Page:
But the story doesn't end here. There is another alumna of the Diploma Programme, Apsara Sharma Dhakal, also from Nepal, who has just finished her PhD in seismology. “Before the 2015 earthquake, I knew nothing about plate tectonics. But that event changed the direction of my studies and consequently, my life,” says Apsara. Now, after completing her PhD at the University of Padova, she returned to ICTP in September for a postdoc, where she will continue to develop a method to understand how earthquake rupturing is going and how to quickly retrieve the information using international datasets.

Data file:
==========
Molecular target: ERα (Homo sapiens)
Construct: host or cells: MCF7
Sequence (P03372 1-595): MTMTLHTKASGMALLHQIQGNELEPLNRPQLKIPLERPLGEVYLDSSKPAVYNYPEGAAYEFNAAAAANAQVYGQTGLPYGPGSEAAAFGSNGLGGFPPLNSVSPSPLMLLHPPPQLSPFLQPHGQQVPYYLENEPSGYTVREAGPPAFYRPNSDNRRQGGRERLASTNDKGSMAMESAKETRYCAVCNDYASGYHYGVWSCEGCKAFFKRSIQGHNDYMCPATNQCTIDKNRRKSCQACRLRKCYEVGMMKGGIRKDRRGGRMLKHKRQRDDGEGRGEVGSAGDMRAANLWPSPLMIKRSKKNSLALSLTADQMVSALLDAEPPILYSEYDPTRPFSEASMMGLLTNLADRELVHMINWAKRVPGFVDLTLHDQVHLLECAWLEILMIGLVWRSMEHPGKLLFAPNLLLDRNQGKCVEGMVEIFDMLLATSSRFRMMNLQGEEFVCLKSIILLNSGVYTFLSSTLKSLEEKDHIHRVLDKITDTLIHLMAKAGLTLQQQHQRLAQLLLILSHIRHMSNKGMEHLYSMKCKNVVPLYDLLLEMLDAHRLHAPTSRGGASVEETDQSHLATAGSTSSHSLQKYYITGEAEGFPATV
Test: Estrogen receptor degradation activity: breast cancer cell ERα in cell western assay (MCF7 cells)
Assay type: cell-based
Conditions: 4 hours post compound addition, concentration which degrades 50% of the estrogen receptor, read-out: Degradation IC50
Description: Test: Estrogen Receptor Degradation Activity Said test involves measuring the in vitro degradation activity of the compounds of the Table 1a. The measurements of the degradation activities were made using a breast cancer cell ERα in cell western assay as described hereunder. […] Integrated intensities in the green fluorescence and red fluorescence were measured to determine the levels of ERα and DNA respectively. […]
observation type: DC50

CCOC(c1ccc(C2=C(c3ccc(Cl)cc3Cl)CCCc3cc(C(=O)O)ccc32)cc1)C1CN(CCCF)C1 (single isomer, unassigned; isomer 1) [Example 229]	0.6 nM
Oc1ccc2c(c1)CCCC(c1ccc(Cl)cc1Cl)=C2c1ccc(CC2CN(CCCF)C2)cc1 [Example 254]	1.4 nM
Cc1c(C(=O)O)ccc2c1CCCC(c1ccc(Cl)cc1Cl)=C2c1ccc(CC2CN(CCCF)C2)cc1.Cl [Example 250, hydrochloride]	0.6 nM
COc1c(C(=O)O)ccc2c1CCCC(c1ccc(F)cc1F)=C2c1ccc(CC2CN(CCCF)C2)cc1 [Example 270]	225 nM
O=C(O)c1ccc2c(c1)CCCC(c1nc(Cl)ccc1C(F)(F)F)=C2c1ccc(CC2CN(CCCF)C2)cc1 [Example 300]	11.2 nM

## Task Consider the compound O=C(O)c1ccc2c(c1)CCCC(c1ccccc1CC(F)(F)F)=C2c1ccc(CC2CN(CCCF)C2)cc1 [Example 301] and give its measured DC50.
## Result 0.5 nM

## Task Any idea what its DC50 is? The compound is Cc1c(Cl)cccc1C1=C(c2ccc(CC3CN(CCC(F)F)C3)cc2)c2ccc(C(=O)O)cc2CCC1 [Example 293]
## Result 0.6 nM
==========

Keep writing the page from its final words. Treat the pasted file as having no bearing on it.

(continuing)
These stories testify how the 2015 Gorkha earthquake inspired and motivated young scientists like Hari Ram Thapa and Apsara Sharma Dhakal to dedicate themselves to seismology and make significant contributions to seismology in Nepal and other regions. ICTP has played a crucial role in enriching their academic journey and promoting a connection with Nepal.